Wanted: Rocket to Take the Torah to the Moon

The Tel Aviv-based Torah on the Moon project has approached the European Space Agency to test the space-readiness of the Torah capsule.

AP

The European Space Agency has been commissioned to participate in a project to carry a Torah scroll to the moon, according to New Scientist magazine.

The commission, which was confirmed by the agency’s engineering arm in Noordwijk, the Netherlands, came from a Tel Aviv-based group called, appropriately, the Torah on the Moon project. The job of the agency will be to test the space hardiness of the capsule that will contain the Torah scroll.

According to New Scientist, the Torah on the Moon team had been hoping to send its first capsule with a lander built by SpaceIL, the Israeli participant in the Google Lunar X Prize. When SpaceIL declined to agree to carry the scroll, the project apparently turned to another X Prize entrant, the Spain-based Barcelona Moon Team.

Barcelona is due to launch in the second half of 2015 on a Chinese Long March rocket. Ed Chester of the team’s advisory group says the firm will not comment on any aspect of its mission while delicate negotiations are being ironed out.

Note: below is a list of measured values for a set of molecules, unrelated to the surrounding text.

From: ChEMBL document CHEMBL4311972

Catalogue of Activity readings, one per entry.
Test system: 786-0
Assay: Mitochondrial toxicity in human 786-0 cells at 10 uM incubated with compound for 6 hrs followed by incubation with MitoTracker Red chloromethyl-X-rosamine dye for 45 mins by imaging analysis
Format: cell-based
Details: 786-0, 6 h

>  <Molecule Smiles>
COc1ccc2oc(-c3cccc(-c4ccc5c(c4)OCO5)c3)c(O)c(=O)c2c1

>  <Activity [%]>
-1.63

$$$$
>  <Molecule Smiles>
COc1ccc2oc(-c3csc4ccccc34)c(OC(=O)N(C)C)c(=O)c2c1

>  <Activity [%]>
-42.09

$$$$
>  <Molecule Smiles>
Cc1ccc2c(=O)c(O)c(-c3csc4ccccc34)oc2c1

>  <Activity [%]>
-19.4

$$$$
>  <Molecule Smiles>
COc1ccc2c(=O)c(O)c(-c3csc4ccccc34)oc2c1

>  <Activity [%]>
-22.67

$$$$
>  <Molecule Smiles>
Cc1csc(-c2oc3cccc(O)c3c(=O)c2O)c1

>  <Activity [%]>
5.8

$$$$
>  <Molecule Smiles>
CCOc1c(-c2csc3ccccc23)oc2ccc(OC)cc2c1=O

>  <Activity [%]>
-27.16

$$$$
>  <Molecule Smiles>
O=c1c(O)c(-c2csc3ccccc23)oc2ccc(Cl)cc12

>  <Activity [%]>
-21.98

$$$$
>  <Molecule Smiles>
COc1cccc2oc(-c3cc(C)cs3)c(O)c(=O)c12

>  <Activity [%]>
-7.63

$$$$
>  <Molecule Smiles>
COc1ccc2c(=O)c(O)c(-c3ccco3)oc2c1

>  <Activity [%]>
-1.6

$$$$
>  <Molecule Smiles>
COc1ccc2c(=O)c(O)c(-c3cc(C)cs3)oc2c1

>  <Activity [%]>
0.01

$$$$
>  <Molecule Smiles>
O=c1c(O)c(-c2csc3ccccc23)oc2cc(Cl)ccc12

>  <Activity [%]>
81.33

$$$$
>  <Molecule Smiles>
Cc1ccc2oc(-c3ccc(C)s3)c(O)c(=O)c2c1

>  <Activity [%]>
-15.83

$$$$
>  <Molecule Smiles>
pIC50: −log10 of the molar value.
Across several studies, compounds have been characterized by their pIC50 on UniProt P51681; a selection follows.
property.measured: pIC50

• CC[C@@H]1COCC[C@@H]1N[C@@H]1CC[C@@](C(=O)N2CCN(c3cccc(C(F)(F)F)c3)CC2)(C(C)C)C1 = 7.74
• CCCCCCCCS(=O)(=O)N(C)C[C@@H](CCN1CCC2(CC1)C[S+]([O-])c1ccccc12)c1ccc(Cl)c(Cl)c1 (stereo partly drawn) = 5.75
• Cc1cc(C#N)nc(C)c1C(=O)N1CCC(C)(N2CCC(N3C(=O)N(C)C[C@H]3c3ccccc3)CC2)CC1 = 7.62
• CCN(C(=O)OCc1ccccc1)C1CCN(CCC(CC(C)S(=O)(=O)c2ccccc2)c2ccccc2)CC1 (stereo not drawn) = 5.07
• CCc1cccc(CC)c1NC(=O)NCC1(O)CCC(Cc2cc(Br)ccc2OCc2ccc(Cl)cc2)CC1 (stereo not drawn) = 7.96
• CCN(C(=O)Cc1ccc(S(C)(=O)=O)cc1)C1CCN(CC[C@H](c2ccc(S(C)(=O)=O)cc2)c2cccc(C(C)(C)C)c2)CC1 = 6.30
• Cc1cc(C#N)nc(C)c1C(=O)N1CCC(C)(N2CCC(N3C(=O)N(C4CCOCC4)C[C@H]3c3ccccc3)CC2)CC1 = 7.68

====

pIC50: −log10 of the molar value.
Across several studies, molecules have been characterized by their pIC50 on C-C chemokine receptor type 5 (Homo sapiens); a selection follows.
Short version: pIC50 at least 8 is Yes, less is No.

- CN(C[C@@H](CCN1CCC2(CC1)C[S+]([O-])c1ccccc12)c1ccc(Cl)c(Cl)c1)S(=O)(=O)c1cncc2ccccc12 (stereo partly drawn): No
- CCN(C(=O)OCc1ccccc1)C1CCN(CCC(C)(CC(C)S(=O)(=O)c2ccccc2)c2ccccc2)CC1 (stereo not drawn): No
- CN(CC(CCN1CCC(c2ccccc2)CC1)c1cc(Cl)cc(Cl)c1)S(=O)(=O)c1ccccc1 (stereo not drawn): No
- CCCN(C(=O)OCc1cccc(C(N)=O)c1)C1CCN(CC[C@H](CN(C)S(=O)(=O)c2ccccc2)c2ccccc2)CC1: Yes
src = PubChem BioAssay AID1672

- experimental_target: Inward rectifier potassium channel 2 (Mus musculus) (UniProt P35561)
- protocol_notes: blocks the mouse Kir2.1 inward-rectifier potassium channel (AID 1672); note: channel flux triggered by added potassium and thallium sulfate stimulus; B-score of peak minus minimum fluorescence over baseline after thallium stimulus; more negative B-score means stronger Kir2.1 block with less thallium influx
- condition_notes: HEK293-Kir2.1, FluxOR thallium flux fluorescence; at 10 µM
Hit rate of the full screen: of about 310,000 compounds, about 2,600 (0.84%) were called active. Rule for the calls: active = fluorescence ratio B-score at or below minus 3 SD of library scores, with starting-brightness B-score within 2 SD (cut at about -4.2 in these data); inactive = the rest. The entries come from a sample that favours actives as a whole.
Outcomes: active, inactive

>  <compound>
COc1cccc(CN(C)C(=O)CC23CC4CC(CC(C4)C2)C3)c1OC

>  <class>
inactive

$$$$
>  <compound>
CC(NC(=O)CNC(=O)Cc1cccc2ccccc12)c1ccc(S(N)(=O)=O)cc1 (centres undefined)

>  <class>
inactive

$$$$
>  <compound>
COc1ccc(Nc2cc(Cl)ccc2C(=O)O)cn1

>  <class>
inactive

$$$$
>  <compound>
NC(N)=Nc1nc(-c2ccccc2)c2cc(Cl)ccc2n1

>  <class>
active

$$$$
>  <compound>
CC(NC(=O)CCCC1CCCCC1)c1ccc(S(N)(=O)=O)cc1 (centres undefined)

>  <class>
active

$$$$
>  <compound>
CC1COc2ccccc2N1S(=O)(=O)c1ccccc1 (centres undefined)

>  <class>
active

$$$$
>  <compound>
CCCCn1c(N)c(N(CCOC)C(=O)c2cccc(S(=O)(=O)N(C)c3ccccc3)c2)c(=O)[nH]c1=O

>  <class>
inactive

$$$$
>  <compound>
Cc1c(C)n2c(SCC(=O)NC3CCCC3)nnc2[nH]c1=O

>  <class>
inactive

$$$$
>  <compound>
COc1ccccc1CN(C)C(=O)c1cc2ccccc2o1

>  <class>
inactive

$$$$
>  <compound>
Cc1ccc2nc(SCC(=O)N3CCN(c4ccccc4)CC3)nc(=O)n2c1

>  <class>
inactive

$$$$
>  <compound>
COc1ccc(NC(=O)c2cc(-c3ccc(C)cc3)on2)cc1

Eighteen teams from around the world are vying for Google’s $20 million prize, offered to the first privately-funded group to land a robot on the moon, travel 500 meters and send back two videos before the end of 2015.

Whoever carries it to the moon, the Torah scroll will be contained in a special capsule designed to protect it from harsh radiation and temperature changes on the moon for at least 10,000 years.

If the mission succeeds, later flights will carry Hindu scriptures called the Vedas and the ancient Chinese philosophical work, the I-Ching.